Denny Heck and Dick Muri, rival candidates for Congress in Washington’s new 10th district, painted dramatically different visions for the country in their first televised debate Thursday evening in Olympia.
Heck, an Olympia Democrat and political insider-turned-entrepreneur, laid out his opposition to the U.S. House Republicans’ budget, tax and health-reform agendas. Muri, an Air Force veteran and Pierce County councilman from Steilacoom, argued for less federal spending, capping tax rates where they are and starting over on health reform.
Their sharpest differences might have come on taxes and budget deficits.
Muri has signed a pledge not to raise income tax rates and said the Bush-era rates have been in effect for 11 years and should become permanent. He contended that businesses are “sitting on their heels not investing” or hiring because of uncertainty over taxes.
“We need more certainty,” he said.
In a reference to the pledge, Heck said he won’t “outsource my conscience” as a congressman in that way. He called for a mixture of budget cuts, investments in clean energy that help “grow” the economy, closure of tax loopholes and an end to Bush-era tax breaks for households earning more than $250,000 a year.
Heck said people doing well in this economy, such as himself, can pay a little more, and he called the mounting federal debt a threat to the economy and security.
About 140 people turned up for the event, sponsored by the League of Women Voters of Thurston County and The Olympian and held at the Washington Center for the Performing Arts in Olympia. League president Allyson Brooks moderated, and newspaper publisher George LeMasurier introduced the candidates.
The debate was cordial from start to finish, and it showcased the candidates’ differences on a range of issues including abortion rights, coal exports, legalizing marijuana, allowing same-sex marriage, immigration reform and campaign financing.
Abortion: Heck said he trusts women to consult with their doctors and their faiths to make a decision on abortion, but Muri said the only real choice for a pregnant woman is whether to keep the baby or give it up for adoption.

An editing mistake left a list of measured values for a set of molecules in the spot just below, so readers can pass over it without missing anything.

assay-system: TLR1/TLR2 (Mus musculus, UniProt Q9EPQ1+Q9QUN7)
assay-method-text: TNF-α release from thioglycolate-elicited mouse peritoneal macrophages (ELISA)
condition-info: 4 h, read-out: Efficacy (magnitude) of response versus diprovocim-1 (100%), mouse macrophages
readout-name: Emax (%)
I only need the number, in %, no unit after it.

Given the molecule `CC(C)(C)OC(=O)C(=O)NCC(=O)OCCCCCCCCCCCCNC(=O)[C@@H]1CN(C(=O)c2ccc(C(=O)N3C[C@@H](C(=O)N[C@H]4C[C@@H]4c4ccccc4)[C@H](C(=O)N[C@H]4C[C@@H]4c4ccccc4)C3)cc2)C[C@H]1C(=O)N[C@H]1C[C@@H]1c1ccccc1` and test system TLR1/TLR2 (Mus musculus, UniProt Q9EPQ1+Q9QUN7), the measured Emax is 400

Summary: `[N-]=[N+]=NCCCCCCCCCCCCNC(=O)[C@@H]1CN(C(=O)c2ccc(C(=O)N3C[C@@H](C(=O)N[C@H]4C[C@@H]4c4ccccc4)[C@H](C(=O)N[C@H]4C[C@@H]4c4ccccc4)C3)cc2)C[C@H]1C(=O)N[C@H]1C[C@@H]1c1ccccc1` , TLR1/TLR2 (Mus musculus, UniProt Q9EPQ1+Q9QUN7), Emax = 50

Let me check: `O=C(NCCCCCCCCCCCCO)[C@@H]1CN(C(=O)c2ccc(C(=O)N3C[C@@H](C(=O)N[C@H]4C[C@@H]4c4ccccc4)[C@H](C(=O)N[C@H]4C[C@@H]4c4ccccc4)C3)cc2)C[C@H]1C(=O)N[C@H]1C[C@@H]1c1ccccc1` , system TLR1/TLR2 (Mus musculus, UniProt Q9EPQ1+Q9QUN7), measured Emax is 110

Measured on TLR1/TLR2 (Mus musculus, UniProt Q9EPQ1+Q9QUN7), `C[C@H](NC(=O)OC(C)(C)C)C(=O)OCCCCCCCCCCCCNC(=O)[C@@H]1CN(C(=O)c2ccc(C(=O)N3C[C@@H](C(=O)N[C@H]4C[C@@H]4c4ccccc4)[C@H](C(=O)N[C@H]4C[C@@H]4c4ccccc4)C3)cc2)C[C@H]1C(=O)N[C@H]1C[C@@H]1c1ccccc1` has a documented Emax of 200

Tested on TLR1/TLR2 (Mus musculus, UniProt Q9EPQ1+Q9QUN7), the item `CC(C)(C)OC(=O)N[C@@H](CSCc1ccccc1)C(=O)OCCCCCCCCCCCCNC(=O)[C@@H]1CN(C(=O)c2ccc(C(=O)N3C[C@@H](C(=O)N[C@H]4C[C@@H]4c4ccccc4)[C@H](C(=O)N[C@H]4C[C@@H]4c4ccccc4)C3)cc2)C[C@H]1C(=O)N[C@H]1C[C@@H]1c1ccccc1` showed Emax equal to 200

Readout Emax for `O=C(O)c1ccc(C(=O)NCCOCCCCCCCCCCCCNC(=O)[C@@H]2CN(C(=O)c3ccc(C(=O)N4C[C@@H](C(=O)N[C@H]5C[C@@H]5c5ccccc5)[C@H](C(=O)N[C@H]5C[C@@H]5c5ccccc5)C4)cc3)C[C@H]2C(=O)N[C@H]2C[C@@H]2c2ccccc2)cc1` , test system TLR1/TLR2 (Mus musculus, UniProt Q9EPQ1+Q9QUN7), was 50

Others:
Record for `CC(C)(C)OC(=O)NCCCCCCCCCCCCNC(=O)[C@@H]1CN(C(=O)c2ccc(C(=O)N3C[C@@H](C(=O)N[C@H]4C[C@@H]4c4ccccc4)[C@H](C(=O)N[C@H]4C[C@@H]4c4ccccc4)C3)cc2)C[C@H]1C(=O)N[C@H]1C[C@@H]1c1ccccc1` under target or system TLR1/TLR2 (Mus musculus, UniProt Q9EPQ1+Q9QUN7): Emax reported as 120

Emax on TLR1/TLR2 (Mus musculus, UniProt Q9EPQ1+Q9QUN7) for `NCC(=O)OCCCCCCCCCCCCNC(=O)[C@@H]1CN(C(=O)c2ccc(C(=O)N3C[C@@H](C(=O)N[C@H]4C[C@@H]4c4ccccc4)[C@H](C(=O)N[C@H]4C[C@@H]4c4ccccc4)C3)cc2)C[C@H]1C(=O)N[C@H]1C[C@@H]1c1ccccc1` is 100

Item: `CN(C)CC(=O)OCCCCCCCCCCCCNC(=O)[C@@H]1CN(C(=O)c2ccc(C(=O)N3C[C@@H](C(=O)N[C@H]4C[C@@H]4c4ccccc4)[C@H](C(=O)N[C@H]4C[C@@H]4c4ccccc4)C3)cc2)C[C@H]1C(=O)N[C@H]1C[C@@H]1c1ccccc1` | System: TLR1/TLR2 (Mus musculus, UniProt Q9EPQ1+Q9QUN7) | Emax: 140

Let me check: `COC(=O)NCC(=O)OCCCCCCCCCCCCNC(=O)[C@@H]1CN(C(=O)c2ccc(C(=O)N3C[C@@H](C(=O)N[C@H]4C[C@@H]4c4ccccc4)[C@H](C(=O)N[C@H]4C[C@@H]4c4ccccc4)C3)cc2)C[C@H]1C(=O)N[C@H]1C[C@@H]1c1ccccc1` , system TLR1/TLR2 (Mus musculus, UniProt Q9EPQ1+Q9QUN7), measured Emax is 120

Medical marijuana: Heck said he would vote in Congress to legalize medical marijuana, which is allowed under a voter-approved citizen initiative that is in conflict with federal law. He did not address full legalization.
Muri said he will vote for Initiative 502, to allow the sale and taxation of marijuana. He said the federal government should “butt out” and let states experiment; if the law doesn’t work, he said, the Legislature can bring back prohibition.
Coal: Neither candidate committed to a firm position, saying only that they want to see coal exports studied carefully.
Campaign finance: Muri said he favors transparency but opposes most limits on giving. He said freedom of speech underpins basic liberty, and he expressed support for protecting corporate speech, too.
Campaign finance: Heck said corporations are not “persons” and that under the Supreme Court’s decision in Citizen United, money can be given to SuperPACs that is never disclosed.
Heck said that if elected, he’ll look forward to voting for the DISCLOSE Act to address that.
Heck is considered a favorite in a Democratic-leaning district that ranges from Shelton to Olympia and north to Puyallup and University Place, and he has used his huge financial edge to line up more than $675,000 worth of television ads that have begun airing on Seattle-area stations. His ad message: he’s against the Republican-controlled U.S. House and wants to end the budget stalemate.
Muri, whose low-budget effort will buy him one mailer at best, has campaigned hard on his credentials as a 22-year Air Force officer who understands the needs of veterans living around Joint Base Lewis-McChord in the district’s midsection. Muri also points to his recent public service and work to pass unanimous Pierce County budgets, and he noted that the county’s bond ratings have improved.